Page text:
On January 12, 2010, large scale earthquake occurred, affecting the island of Hispaniola and most severely affecting the small country of Haiti. Five years after this catastrophe, many people in this country still suffer from post-traumatic stress disorder (PTSD) and other mental health issues.
Earthquake Consequences on Mental Health in Haiti
As a result of the earthquake, over 90.5 percent of Haitians had relatives that either died or were seriously injured and 93 percent saw dead bodies. Moreover, 24.6 percent of the earthquake survivors developed PTSD symptoms and 28.3 percent developed major depressive disorder (MDD) symptoms. That accounts for more than half the population suffering from mental illness post-quake.
It is not surprising that so many people were traumatized by the event, as the quake left more than two million affected, 222,750 killed, 80,000 bodies missing, 188,383 houses destroyed or damaged and 1.5 million displaced. Before the earthquake, the mental health system in Haiti was almost non-existent mostly due to stigma.
Problems in Resolving the Issue
The good news is that the earthquake united Haitians to put some focus on mental health, still not nearly enough, but just enough to get the ball rolling. However, due to the overwhelming need for mental health services and very limited resources, most Haitians are not getting the psychiatric help they need. Now that mental health issues are more widespread, there is a stronger push for the government to invest more in training professionals and increase resources for mental health in Haiti.
One of the issues around Haitians not receiving mental health is religion. Mental health issues tend to be attributed to supernatural forces, where three out of four Haitians will see an herbalist or Vodou priests for treatment instead of seeking clinical services. This is due to both cultural beliefs and inadequate resources for mental health. Clinical practice in Haiti must include mental health treatment intersected with Vodou beliefs to effectively care for patients of the country.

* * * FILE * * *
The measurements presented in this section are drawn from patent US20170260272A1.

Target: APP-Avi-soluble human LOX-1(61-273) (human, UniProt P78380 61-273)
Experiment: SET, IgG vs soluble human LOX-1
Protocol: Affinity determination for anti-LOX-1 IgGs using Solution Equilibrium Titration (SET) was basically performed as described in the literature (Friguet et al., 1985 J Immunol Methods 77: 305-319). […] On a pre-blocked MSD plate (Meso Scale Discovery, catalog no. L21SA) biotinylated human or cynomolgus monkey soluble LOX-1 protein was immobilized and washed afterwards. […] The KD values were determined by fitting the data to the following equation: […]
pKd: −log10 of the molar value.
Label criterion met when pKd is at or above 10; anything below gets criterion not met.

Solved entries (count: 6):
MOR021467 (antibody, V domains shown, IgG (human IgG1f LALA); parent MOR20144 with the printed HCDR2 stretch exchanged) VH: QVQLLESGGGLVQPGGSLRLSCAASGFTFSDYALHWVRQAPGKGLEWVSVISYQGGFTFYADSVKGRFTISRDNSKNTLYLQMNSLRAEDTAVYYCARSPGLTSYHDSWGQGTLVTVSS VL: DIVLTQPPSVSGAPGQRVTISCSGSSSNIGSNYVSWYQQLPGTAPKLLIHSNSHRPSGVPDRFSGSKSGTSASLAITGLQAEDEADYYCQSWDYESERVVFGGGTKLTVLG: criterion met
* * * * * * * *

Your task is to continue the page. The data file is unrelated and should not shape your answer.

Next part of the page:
Center for Addiction and Mental Health
Out of more than 90 agencies that offered outreach to Haiti, only three offered psychiatric care. Center for Addiction and Mental Health (CAMH) Office of Transformative Global Health in Canada is one of those agencies. The organization collaborates with 40 religious healers of Haiti to provide cognitive behavioral therapy in an effective way that is in conjunction with cultural beliefs.
The adoption of task-shifting, or dedicating low-cost mental health workers such as community health workers (CHWs) who operate at the community and clinic levels to supplement integrated care, will help with efforts to decentralize mental health care. These improvements are being made in Haiti, however, there is still a long way to go. More investment in the health care system is needed to implement adequate mental health treatment for those still suffering from the trauma of the quake, and more generally, mental health treatment is needed for all.
In improving services for mental health in Haiti, poverty can also be reduced. Implementing adequate treatment can have far-reaching effects, as poor mental health is often the root cause of other health conditions, and it can inhibit people from participating in social and economic development.
Although not enough outreach to Haiti involved mental health services, mental health in Haiti is improving. Through the integration of community services between psychotherapy and religious or cultural practices, agencies like CAMH are facilitating change in the country. Reducing those inhibited by mental disorders also creates more contributors to the community and less burden placed on society due to mental disability. However, more funding is needing in the mental health practice to reduce illness and poverty.
– Anna Power